TAMPA — A handful of USF senior Deatrick Nichols' most devastating hits are preserved in YouTube's annals.
Hundreds have watched him flatten Navy's Demond Brown in the backfield on a third-down option play during a 2015 game, but Nichols is partial to one he administered a week earlier. He and the Bulls were closing out a home romp of SMU when tailback Darius Durall nearly had his sternum rearranged after catching a pass in the flat.
"He's one of those sneaky tacklers," Bulls senior tailback (and fellow Miami native) Darius Tice said. "If you're running … he'll just come and sting you."
That propensity for fleetness and ferocity explains why Nichols — a two-time All-American Athletic Conference cornerback — appears to be flourishing at a new spot this season.
Nichols back has a nifty ring to it.
"Because of the spread offense, that (nickel) guy has to be one of your better players," first-year Bulls defensive coordinator Brian Jean-Mary said. "And we always considered him, even when he was at corner, one of our better players."
To suggest Nichols — a dread-locked alumnus of prep juggernaut Miami Central — has embraced his new role is understating it. Dude has bear-hugged it.
When asked if he had to be sold on the position switch, Nichols said he convinced the coaches to do it.
"It's closer to the ball, closer to the action," said Nichols, whose name was on the preseason watch list for the Bednarik and Thorpe awards. "I can go sideline to sideline quicker. I feel comfortable there."
Nichols (5-foot-10, 190 pounds) had a mostly solid nickel debut last weekend at San Jose State, registering six tackles and a pass breakup in USF's 42-22 triumph. Some early coverage breakdowns were overshadowed by stern support against the run as the Spartans averaged less than 3 yards per carry.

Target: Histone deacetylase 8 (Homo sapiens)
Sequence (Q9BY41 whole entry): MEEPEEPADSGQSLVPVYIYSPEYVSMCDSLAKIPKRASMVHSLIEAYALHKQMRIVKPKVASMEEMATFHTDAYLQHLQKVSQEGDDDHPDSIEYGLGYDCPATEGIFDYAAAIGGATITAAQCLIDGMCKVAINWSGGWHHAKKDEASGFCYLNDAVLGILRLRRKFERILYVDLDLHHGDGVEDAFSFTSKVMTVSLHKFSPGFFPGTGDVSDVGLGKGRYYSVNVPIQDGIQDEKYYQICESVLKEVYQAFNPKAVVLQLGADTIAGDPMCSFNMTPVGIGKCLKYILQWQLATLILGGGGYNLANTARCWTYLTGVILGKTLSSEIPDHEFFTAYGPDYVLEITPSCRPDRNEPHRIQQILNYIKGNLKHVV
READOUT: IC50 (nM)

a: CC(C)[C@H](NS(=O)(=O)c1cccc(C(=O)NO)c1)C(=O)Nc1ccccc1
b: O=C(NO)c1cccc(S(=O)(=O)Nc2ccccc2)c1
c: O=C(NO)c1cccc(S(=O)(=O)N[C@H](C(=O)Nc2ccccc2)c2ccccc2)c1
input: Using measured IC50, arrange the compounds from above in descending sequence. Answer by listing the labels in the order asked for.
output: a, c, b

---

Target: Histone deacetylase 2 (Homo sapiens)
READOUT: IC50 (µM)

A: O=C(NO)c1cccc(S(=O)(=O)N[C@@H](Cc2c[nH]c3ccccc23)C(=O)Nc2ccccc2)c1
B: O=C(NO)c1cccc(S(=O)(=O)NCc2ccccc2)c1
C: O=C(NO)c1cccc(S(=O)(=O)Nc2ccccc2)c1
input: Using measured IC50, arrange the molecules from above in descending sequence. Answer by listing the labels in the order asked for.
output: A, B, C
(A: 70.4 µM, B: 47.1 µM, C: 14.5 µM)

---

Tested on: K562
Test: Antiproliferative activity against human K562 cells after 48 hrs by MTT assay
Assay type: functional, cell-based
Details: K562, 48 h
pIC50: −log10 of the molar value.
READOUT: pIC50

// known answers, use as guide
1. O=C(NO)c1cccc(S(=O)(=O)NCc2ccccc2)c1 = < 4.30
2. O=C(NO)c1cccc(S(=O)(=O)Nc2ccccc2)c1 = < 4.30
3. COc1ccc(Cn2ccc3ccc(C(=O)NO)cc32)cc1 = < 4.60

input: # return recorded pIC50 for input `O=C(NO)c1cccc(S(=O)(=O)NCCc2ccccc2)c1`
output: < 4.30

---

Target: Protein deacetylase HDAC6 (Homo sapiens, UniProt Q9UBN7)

Therein lay the biggest reason coaches slid him inside, where Nichols now covers mostly slot guys. USF languished against the run last season, allowing nearly 200 yards a game. Why not move one of their steadiest tacklers and best blitzers closer to the trenches?
"He did okay," Jean-Mary said.
"We put a lot of pressure on that position because you have to be able to support the run, you have to be able obviously to play zone and man coverage, and you have to be able to blitz. So that's one of the premier positions on our defense. With his first shot off the bat, I think he did a great job."
The switch also enables coaches to ease the talent logjam at cornerback.
Nichols' move inside allowed Plant High alumnus Mazzi Wilkins — who had a dazzling preseason by many accounts — to make his first career start at cornerback last weekend opposite former Hillsborough standout Mike Hampton.
Wilkins was among three Bulls with an interception against the Spartans. At this point, USF appears no worse than three players deep at each corner spot.
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"(The position change) put better guys on the field as well, more guys, so I'm not just being like an I-only-play-corner type of guy," Nichols said. "I can move around and make other guys play as well, so that's a good thing for me and my team."
And with a bigger presence in run stoppage, more YouTube immortality could loom.
"I take pride in my tackling," said Nichols, who recorded 111 tackles (10.5 for loss) over the past two years. "I love tackling."
Contact Joey Knight at firstname.lastname@example.org. Follow @TBTimes_Bulls.